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Rev Endocr Metab Disord. 2007 Dec;8(4):349-63.

Recent advances in diagnosis, treatment, and outcome of congenital adrenal hyperplasia due to 21-hydroxylase deficiency.

Author information

1
Division of Pediatric Endocrinology, Department of Pediatrics, Christian-Albrechts-Universit├Ąt Kiel, Schwanenweg 20, 24105, Kiel, Germany. friepe@pediatrics.uni-kiel.de

Abstract

Congenital adrenal hyperplasia (CAH) due to 21-hydroxylase deficiency (21-OHD) is an autosomal-recessive disease causing cortisol deficiency, aldosterone deficiency and hyperandrogenism. Diagnosis of 21-OHD is confirmed by steroid analysis in newborn screening or later on. Standard medical treatment consists of oral glucocorticoid and mineralocorticoid administration in order to suppress adrenal androgens and to compensate for adrenal steroid deficiencies. However, available treatment is far from ideal, and not much is known about the long-term outcome in CAH as trials in patients in adulthood or old age are rare. Here we briefly describe the pathophysiology, clinical picture, genetics and epidemiology of 21-OHD. This is followed by a comprehensive review of the recent advances in diagnosis, treatment and outcome. Novel insights have been gained in the fields of newborn screening, specific steroid measurement utilizing mass spectrometry, genetics, glucocorticoid stress dosing, additive medical therapy, prenatal treatment, side-effects of medical treatment, adrenomedullary involvement, metabolic morbidity, fertility and gender identity. However, many issues are still unresolved, and novel questions, which will have to be answered in the future, arise with every new finding.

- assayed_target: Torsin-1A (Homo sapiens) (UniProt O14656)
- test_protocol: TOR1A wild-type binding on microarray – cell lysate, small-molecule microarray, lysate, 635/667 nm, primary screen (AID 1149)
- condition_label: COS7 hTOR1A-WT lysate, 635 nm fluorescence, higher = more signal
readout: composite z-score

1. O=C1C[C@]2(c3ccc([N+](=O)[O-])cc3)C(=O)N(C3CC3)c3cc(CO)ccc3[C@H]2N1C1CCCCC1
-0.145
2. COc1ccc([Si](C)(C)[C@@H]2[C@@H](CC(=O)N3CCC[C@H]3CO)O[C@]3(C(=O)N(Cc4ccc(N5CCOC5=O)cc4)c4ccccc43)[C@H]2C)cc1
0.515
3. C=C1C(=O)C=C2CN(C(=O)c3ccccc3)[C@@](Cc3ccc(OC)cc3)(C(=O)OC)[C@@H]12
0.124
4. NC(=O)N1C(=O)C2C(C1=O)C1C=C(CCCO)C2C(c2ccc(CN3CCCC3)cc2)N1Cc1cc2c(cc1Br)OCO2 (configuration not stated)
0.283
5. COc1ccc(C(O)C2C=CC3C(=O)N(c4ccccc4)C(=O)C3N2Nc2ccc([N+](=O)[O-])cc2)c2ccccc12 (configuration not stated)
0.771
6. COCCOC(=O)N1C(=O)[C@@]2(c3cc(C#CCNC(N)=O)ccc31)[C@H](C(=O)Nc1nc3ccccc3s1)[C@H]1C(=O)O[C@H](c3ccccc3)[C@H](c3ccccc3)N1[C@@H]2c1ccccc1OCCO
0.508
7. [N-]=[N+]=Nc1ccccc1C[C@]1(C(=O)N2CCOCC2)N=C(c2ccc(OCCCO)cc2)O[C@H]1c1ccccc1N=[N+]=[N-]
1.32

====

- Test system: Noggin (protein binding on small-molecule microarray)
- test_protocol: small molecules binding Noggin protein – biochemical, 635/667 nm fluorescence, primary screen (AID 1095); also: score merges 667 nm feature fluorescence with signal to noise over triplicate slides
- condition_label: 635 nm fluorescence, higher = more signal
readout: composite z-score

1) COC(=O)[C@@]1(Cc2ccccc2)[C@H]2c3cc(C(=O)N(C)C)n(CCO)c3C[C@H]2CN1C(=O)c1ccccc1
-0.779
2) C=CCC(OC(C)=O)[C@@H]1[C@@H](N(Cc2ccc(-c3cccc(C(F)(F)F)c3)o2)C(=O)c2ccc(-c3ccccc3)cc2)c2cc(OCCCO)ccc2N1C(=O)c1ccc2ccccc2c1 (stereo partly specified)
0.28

PMID:
17885806
DOI:
10.1007/s11154-007-9053-1
[Indexed for MEDLINE]

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